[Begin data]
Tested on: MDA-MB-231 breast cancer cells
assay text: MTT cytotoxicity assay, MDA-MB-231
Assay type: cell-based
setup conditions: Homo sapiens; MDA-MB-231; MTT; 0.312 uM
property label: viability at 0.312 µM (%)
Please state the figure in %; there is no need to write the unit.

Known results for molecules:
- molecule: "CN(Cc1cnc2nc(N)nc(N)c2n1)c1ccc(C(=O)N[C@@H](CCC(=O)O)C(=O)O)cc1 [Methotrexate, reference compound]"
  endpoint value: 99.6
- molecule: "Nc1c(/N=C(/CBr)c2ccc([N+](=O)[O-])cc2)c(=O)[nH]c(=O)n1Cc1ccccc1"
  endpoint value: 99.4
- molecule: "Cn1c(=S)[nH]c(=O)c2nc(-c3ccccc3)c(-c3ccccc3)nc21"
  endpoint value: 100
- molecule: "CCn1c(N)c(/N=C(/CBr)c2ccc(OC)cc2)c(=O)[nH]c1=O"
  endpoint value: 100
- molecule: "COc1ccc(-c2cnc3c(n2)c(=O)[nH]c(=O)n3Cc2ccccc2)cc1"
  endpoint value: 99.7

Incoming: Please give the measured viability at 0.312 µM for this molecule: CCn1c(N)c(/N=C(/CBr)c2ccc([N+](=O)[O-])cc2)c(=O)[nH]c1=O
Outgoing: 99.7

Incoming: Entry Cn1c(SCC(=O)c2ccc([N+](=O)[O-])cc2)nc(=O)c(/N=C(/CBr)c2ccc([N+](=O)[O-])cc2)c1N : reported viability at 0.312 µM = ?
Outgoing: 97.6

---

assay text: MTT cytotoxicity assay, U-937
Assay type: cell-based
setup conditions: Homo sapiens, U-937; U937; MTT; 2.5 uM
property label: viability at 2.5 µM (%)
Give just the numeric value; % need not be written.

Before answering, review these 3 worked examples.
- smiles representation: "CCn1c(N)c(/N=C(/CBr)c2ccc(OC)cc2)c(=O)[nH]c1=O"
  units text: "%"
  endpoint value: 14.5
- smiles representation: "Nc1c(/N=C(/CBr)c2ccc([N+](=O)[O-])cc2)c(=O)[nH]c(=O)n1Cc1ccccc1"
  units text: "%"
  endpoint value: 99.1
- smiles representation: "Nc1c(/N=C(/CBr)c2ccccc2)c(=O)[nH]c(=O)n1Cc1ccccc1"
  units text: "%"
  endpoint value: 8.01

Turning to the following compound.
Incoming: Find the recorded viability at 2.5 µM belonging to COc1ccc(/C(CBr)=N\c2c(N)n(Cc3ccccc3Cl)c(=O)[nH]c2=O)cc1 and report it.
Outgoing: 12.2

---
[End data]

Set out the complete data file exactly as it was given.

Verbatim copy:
Tested on: MDA-MB-231 breast cancer cells
assay text: MTT cytotoxicity assay, MDA-MB-231
Assay type: cell-based
setup conditions: Homo sapiens; MDA-MB-231; MTT; 0.312 uM
property label: viability at 0.312 µM (%)
Please state the figure in %; there is no need to write the unit.

Known results for molecules:
- molecule: "CN(Cc1cnc2nc(N)nc(N)c2n1)c1ccc(C(=O)N[C@@H](CCC(=O)O)C(=O)O)cc1 [Methotrexate, reference compound]"
  endpoint value: 99.6
- molecule: "Nc1c(/N=C(/CBr)c2ccc([N+](=O)[O-])cc2)c(=O)[nH]c(=O)n1Cc1ccccc1"
  endpoint value: 99.4
- molecule: "Cn1c(=S)[nH]c(=O)c2nc(-c3ccccc3)c(-c3ccccc3)nc21"
  endpoint value: 100
- molecule: "CCn1c(N)c(/N=C(/CBr)c2ccc(OC)cc2)c(=O)[nH]c1=O"
  endpoint value: 100
- molecule: "COc1ccc(-c2cnc3c(n2)c(=O)[nH]c(=O)n3Cc2ccccc2)cc1"
  endpoint value: 99.7

Incoming: Please give the measured viability at 0.312 µM for this molecule: CCn1c(N)c(/N=C(/CBr)c2ccc([N+](=O)[O-])cc2)c(=O)[nH]c1=O
Outgoing: 99.7

Incoming: Entry Cn1c(SCC(=O)c2ccc([N+](=O)[O-])cc2)nc(=O)c(/N=C(/CBr)c2ccc([N+](=O)[O-])cc2)c1N : reported viability at 0.312 µM = ?
Outgoing: 97.6

---

assay text: MTT cytotoxicity assay, U-937
Assay type: cell-based
setup conditions: Homo sapiens, U-937; U937; MTT; 2.5 uM
property label: viability at 2.5 µM (%)
Give just the numeric value; % need not be written.

Before answering, review these 3 worked examples.
- smiles representation: "CCn1c(N)c(/N=C(/CBr)c2ccc(OC)cc2)c(=O)[nH]c1=O"
  units text: "%"
  endpoint value: 14.5
- smiles representation: "Nc1c(/N=C(/CBr)c2ccc([N+](=O)[O-])cc2)c(=O)[nH]c(=O)n1Cc1ccccc1"
  units text: "%"
  endpoint value: 99.1
- smiles representation: "Nc1c(/N=C(/CBr)c2ccccc2)c(=O)[nH]c(=O)n1Cc1ccccc1"
  units text: "%"
  endpoint value: 8.01

Turning to the following compound.
Incoming: Find the recorded viability at 2.5 µM belonging to COc1ccc(/C(CBr)=N\c2c(N)n(Cc3ccccc3Cl)c(=O)[nH]c2=O)cc1 and report it.
Outgoing: 12.2

---